The Girl With the Dragon Tattoo was never quite my jam: it’s over my personal comfort threshhold for depictions of sexual assault, and the early financial stuff is some seriously heavy furniture, so I never read the subsequent books. That said, I’ve always been half-amused, half-depressed by the idea that this novel, originally titled Men Who Hate Women, and directly connecting capitalism and the abuse of women, is a huge American hit. Who knows what it is about this particular package that got these ideas, which would be radioactive in another context or presentation, into circulation?
All of which is a long way of saying that, no matter what you think about the novels and how they depict violence against women and the way those women recover, I don’t think creating a clothing line inspired by Lisbeth Salander glamorizes either the terrible things that are done to her or the things she does in response to them. That’s what Natalie Karneef is arguing in a post that’s produced a moderate buzz, rising up to ABC News. She writes:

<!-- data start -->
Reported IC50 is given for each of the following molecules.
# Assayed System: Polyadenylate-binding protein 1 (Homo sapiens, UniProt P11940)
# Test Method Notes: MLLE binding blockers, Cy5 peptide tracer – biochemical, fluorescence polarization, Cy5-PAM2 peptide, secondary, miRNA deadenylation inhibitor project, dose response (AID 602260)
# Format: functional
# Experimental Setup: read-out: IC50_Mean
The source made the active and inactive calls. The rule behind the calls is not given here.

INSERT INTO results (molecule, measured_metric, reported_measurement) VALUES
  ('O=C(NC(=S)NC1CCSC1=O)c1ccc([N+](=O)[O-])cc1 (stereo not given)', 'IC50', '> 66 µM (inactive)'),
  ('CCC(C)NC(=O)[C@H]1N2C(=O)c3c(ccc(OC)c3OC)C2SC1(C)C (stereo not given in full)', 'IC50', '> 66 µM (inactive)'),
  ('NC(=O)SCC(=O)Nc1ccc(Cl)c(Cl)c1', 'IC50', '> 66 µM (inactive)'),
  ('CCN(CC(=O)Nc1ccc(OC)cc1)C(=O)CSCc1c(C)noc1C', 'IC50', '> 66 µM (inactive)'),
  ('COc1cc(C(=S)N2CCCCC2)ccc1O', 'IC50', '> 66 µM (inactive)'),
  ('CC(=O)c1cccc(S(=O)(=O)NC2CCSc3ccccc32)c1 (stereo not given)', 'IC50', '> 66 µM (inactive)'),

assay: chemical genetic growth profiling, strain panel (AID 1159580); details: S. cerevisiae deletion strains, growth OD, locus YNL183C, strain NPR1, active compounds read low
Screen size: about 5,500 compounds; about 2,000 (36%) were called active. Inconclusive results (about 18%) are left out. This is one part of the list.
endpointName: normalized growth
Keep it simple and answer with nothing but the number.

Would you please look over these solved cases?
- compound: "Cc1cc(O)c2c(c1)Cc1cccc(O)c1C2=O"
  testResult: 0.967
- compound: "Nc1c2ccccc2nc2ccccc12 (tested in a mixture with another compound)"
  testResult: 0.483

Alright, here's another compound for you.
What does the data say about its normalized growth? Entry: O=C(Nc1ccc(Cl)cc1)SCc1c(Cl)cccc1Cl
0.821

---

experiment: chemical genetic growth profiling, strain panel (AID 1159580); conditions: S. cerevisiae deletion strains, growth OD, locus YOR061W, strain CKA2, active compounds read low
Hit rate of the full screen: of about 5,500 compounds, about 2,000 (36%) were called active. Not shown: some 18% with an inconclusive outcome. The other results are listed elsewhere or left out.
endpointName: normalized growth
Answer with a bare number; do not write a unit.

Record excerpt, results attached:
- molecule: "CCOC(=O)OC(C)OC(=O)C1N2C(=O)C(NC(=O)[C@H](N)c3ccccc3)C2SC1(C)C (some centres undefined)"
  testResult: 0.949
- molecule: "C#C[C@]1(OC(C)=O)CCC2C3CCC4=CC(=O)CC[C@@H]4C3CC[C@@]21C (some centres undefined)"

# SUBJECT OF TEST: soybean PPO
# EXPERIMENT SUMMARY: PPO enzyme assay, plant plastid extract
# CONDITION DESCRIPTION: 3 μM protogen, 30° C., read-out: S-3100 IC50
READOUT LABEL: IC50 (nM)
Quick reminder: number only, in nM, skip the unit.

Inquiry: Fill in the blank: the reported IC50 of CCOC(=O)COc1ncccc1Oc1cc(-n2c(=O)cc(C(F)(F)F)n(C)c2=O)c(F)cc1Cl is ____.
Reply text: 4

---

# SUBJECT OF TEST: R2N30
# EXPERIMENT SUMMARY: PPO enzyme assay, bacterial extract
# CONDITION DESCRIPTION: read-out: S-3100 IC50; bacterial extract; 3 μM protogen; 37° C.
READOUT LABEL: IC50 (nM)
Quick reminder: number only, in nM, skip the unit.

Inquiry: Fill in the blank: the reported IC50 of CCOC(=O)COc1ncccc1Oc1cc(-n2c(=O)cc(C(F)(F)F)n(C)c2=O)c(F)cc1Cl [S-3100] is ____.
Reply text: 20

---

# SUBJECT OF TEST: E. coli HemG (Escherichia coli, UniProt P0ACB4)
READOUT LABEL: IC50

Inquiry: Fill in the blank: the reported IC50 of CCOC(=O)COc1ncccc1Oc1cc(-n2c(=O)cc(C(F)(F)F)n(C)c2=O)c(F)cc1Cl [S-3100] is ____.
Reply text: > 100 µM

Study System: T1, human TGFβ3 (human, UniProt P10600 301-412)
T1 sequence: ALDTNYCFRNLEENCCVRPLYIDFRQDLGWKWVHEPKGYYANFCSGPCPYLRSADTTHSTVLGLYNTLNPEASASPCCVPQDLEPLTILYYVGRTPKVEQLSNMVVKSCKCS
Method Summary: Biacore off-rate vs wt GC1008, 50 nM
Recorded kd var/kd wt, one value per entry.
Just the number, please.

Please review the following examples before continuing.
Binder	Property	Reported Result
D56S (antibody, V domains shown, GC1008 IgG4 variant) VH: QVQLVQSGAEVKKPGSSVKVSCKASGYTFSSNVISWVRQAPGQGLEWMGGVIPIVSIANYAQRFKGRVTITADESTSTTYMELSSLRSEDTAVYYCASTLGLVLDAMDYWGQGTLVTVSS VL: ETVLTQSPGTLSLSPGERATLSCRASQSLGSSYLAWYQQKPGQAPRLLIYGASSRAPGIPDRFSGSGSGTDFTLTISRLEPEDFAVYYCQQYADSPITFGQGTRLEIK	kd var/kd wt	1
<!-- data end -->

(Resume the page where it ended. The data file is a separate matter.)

And now, H&M, you have created a line of clothing based on her character: a woman who has suffered a lifetime of abuse, who is violently raped, and who is hunting down a man who violently rapes and kills other women. Lisbeth has been through hell, and her clothing is her armor. That’s her choice, and it’s an understandable choice. But you glamorize it, putting a glossy, trendy finish on the face of sexual violence and the rage and fear it leaves behind.
I wonder if you’ve considered how a survivor of sexual violence chooses her or his fashion choices…When I dress in the spirit Lisbeth Salander, it’s because I want to send a message to men: to stay the fuck away.